The San Bernardino County Safety Employees Benefit Association, or SEBA, distributed the mailer last month, encouraging voters to vote yes on Measure R, which proposes to slash pay and benefits for county supervisors to $60,000 a year.
The flier features the mugshots of Burum, former Assistant Assessor Jim Erwin and Mark Kirk, former chief of staff for Supervisor Gary Ovitt.
It also features an inset photo of a wanted flier for former Supervisor Paul Biane, a defendant in the corruption case who authorities said failed to promptly surrender on the day he was indicted as he agreed to do.
The photos appeared along with the word "INDICTED" appearing above them.
Burum's attorney, Stephen Larson, told Judge Michael A. Smith that the flier had been sent to potential members of the jury pool and could hinder his client's shot at a fair trial.
Smith said his hands were tied.
"I don't think I have any jurisdiction to tell SEBA what it can and can't do," Smith told Larson.
Larson said he has subpoenaed documents from the labor union trying to find out who's behind the mailer, and if investigators from the District Attorney's Office, which the union
"It's one thing to use a convicted defendant's (photograph) in a flier like this, but these individuals, as a D.A. should know, are innocent until proven guilty," Larson said.
Reached by telephone Friday, SEBA President Laren Leichliter said the District Attorney's Office had no input on the flier and that he and his political consultant, David Ellis, were solely responsible for its contents
"What he's (Larson) trying to insinuate with the D.A.'s investigators is false. They had nothing to do with it," Leichliter said.
Ellis, who is also District Attorney Michael A. Ramos' political consultant, said Friday he and Leichliter took the proper safeguards when crafting the flier.
"We were very careful the way we worded the flier, and SEBA's counsel approved it," Ellis said.
Larson finds the whole situation disconcerting.
"It raises a grave concern that the district attorney's political consultant, David Ellis, is behind that hit piece. He should know better," Larson said.
Friday's hearing was the first pre-trial hearing in the criminal case since the state 4th District Court of Appeal in Riverside on Wednesday released its final decision affirming Superior Court Judge Brian McCarville's August 2011 dismissal of all bribery charges against Burum and the dismissal of some charges against the other defendants.
When prosecutors and defense attorneys appealed McCarville's ruling in October 2011, the pre-trial criminal proceedings were suspended. Prosecutors argued for the reinstatement of the dropped charges against Burum and the other defendants. Defense attorneys requested that some or all of the charges against their clients be dropped due to lack of evidence.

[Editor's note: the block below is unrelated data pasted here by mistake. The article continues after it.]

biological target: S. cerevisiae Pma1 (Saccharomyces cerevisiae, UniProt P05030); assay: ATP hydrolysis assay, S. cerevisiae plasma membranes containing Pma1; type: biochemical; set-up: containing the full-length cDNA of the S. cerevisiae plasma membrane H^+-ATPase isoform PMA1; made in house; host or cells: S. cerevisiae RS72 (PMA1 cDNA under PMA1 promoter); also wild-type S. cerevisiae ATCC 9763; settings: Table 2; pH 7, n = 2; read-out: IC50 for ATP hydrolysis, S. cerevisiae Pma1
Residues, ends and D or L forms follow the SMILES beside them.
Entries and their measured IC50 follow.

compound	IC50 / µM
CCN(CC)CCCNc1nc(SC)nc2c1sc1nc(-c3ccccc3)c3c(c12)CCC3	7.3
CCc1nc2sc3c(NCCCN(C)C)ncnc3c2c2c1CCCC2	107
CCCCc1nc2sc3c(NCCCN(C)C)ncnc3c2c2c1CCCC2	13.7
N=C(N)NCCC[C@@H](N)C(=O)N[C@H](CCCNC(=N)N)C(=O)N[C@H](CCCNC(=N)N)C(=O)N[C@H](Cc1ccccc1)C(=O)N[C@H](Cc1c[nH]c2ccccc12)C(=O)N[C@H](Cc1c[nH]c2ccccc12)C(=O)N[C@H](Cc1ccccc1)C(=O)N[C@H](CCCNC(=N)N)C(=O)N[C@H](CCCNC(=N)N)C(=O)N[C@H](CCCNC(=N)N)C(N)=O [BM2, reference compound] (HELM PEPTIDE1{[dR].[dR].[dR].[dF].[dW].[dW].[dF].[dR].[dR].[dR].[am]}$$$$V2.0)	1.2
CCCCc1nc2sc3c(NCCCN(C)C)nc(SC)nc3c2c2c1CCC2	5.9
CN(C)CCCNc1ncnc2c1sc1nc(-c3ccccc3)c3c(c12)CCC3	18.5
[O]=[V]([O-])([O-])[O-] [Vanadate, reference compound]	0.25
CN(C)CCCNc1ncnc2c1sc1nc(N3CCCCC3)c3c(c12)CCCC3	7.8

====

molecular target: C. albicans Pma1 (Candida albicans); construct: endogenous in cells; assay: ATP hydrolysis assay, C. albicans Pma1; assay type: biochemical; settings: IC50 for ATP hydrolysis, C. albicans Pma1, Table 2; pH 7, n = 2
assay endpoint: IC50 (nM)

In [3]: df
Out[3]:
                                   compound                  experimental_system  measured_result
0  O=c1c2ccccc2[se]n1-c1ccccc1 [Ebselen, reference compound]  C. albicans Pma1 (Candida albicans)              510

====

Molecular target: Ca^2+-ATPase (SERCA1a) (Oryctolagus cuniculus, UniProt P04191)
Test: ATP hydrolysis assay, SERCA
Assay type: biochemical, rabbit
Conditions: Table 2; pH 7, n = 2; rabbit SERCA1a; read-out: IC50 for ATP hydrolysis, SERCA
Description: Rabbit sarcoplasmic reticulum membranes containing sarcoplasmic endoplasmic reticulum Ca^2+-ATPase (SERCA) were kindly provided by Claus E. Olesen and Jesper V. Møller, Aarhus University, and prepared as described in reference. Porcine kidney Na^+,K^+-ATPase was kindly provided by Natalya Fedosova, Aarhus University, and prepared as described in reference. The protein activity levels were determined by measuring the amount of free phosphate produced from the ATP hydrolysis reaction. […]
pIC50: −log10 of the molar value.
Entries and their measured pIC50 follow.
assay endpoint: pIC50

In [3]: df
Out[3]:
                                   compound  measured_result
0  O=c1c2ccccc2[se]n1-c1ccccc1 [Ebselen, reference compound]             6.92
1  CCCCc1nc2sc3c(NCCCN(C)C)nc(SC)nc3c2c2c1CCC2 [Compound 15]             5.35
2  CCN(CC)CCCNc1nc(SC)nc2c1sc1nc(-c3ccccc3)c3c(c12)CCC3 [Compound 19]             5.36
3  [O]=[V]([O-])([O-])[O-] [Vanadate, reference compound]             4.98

Larson said he is ready to proceed to trial and is looking forward to fighting the remaining two charges against his client: conspiracy to commit a crime and misappropriation of public funds.
"The remaining counts are legally meritless, and we intend to demonstrate that in the next round of motions," Larson said.
Prosecutors declined to comment Friday on whether or not they will petition the state Supreme Court to review the appellate court's ruling. They have until Dec. 10 to do.
Smith set Dec. 10 as the date for defense attorneys to file any motions challenging the prosecution's evidence and the strength of the case.
If prosecutors decide to petition the state Supreme Court, the pre-trial proceedings would be suspended again. If prosecutors decide to proceed to trial, any motions filed by defense attorneys or prosecutors will be heard on Jan. 11.
Erwin's attorney, Rajan Maline, said he plans on filing several motions challenging the merits of the prosecution's case.
Erwin now stands charged with 14 felony counts including criminal conspiracy, bribery, misappropriation of public funds, perjury and failure to file his tax return.
Biane faces 11 felony counts including bribery, asking for/receiving a bribe, conflict of interest and misappropriation of public funds.
Kirk faces nine felony counts including criminal conspiracy, bribery and misappropriation of public funds.
Larson said he isn't sure if he'll argue that the SEBA mailer and the extensive publicity surrounding the case warrants a change of venue.
"That's something we would have to address once we get closer to trial," Larson said. "It's unclear at this point if there ever will be a trial."